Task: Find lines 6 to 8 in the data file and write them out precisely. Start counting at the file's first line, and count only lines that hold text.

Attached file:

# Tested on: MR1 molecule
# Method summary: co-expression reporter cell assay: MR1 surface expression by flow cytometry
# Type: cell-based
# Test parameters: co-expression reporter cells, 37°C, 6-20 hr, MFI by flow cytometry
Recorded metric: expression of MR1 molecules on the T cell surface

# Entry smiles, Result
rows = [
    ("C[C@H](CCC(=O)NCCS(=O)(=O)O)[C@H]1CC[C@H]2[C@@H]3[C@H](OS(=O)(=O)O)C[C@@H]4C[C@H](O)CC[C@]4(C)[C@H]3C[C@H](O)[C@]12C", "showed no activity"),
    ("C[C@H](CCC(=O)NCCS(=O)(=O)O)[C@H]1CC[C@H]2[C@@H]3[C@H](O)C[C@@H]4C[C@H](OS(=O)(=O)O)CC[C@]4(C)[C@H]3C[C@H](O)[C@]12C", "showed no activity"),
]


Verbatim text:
# Entry smiles, Result
rows = [
    ("C[C@H](CCC(=O)NCCS(=O)(=O)O)[C@H]1CC[C@H]2[C@@H]3[C@H](OS(=O)(=O)O)C[C@@H]4C[C@H](O)CC[C@]4(C)[C@H]3C[C@H](O)[C@]12C", "showed no activity"),